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Japanese Wood-Fired Ceramics, by Marc Lancet and Masakazu Kusakabe

Reviewed by Charles Moore

Elegantly written and presented, Japanese Wood-Fired Ceramics is much more than a book on building Japanese wood-fired kilns; it introduces us to the traditions, aesthetics, and technology involved in such kilns and their firing.

Written by Japanese potter Masakazu Kusakabe and by Marc Lancet, professor of ceramics at Solano College (Fairfield, CA), the book is replete with color photographs and line drawings that clearly show the methods for kiln building and the resultant firing effects. The two authors, whose range of artistic expression is exceptional, created all of the photographed artwork, showing the glaze effects created by the fire and the ash that settles on the ceramic pieces.

The book provides instructions for building two wood-fire kilns: the Dancing Fire Wood Kiln and the Sasukenei Smokeless Kiln. There are detailed materials lists and copious photo and line-drawings of the step-by-step building and firing instructions. Glaze recipes are also provided. This book is, in short, a complete guide to Japanese wood firing.

The book is divided into three major parts, each in turn divided into two or more chapters. First is an introduction to wood-fired ceramics, including a study of wood-fired effects. The second part gives instructions for building two wood-fired kilns. The final part deals with operating the kilns, with consideration of wood, clay, and glazes.

In the first chapter, we are introduced to many aesthetic principles that lie behind the Japanese appreciation for wood-fired clay. One of the most interesting concepts is that of Wabi and Sabi or “Walking in Beauty.” Sabi is “characterized by the absence of obvious beauty…the beauty of the colorless as opposed to the resplendent…the perishable as against the exuberantly active…” (Quoted from Horst Hammitzsch, “Zen in the Art of the Tea Ceremony,” p. 16). Wabi is seen as a “way of life or a spiritual path” (p. 17). Wabi/Sabi refers then to a beauty more subtle than is usually appreciated by the Western eye. Such beauty should seem effortless, perhaps even accidental. Certainly the artwork of Lancet and Kusakabe is rooted in an aesthetic that does not strive; it simply is.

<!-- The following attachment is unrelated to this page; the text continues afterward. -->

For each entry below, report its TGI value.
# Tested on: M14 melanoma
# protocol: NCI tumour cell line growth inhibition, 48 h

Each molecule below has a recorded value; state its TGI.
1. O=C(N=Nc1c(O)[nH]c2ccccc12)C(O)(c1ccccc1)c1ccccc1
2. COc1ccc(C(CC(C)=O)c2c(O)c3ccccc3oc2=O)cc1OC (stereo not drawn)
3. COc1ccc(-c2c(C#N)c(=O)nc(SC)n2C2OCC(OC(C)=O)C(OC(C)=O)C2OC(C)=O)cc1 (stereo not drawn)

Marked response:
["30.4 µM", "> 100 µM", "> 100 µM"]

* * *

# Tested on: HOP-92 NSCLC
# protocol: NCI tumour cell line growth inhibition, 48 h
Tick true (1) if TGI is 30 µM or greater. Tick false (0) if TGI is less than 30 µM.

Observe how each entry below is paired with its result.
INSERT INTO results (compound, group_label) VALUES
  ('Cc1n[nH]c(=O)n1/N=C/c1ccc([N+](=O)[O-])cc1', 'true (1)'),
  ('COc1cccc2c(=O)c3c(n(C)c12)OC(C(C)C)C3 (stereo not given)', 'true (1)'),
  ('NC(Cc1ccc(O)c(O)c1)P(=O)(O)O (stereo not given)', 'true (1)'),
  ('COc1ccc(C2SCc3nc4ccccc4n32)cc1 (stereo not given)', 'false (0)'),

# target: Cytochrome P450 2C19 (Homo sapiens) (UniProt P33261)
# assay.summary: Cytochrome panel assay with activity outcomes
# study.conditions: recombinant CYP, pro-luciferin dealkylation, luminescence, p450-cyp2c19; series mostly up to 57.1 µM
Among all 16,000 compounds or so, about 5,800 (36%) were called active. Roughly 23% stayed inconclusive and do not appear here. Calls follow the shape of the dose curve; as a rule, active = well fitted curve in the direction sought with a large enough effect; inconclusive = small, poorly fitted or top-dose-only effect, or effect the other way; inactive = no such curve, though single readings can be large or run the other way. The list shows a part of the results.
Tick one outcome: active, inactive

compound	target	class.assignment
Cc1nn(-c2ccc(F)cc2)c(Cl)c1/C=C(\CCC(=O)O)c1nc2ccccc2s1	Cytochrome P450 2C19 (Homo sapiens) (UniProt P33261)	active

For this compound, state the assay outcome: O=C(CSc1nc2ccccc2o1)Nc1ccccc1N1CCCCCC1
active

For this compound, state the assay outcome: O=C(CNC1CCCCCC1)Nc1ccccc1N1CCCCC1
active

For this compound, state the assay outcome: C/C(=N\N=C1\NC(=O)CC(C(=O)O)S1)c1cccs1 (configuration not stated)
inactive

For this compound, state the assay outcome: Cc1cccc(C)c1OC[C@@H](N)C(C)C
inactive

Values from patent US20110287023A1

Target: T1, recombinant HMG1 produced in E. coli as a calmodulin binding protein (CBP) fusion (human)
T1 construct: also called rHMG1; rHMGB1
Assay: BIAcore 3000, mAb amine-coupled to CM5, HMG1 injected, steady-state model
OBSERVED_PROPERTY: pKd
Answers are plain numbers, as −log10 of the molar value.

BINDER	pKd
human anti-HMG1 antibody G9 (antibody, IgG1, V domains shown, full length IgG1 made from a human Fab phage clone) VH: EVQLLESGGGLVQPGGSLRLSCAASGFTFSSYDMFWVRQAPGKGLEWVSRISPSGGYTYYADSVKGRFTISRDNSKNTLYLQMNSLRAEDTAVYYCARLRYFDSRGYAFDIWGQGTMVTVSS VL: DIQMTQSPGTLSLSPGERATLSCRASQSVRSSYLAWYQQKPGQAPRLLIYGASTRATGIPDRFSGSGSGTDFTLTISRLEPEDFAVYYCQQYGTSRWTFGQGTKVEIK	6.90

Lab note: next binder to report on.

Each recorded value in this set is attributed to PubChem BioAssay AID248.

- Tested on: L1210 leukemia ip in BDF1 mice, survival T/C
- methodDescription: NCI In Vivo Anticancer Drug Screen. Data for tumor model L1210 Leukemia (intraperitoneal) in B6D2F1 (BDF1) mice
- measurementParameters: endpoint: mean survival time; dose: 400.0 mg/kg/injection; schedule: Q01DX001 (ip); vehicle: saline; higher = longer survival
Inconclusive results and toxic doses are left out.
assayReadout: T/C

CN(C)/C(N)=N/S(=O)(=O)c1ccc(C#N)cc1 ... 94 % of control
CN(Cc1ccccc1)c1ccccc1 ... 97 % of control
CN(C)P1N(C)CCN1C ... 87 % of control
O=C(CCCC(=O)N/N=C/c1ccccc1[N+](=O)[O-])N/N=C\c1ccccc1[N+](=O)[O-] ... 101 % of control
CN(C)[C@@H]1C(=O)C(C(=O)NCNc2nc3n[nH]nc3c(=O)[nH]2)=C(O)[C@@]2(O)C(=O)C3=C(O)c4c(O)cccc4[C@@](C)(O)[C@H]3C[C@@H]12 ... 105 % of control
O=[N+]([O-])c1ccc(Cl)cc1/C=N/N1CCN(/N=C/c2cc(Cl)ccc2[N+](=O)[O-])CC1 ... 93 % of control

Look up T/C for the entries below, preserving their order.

Chapter 2: Yohen: Wood-Fire Effects: The authors say, “Yohen is the heart of this book…. Technically, yohen can be said to encompass the wide-ranging, subtle effects of wood-firing, including all that can be changed by fire in the kiln”(p. 25). That said, the book goes on to show special effects and to give the Japanese names for each of these yohen effects: fire color or flame marking, distance from flame source, natural ash glaze, and many others--fine distinctions of Japanese aesthetics in the yohen effects. Pictured are numerous fired art pieces and many close ups of color and texture, each pattern of surface and color bearing a Japanese epithet.

The authors note the placement of ware in relation to heat and flame for producing specific yohen effects. Both vertical and horizontal distance from an active flame will produce a variety of surface treatments.

Take, for example, the yohen characteristic Gomabai: “Characterized by small spots or freckles of ash deposit occurring most often on the horizontal surfaces of a piece, gomabai is translated literally as ‘sesame seed.’ Gomabai effects occur at a wide range of temperatures in areas where only a small amount of fly ash is deposited when the flame moves slowly, rising to the top of the kiln. Ki goma is yellow and occurs in oxidation. Aoo goma is blue or green and occurs in reduction. Kase goma is matte in texture” (p. 37). The description and the method of production are precisely detailed.

Chapter 3: Building the Dancing Fire Kiln (pp. 80-124). First, the kiln description: “The Dancing Fire Wood Kikln has two chambers. The front chamber is based on a traditional anagama kiln (hole kiln) in which there is no barrier between the firebox and the pieces. This design places ceramic pieces in direct contact with embers during firing and creates highly cherised yohen effects.”

“The back chamber is modeled after an individual chamber of a noborigama (multiple-chambered climbing kiln). Having two separate chambers increases flexibility in firing and provides a wider range of fire effects (yohen). Since you can fire one or both chambers, you have the equivalent of [one] two-chambered kiln and two single-chamber kilns” (p. 85).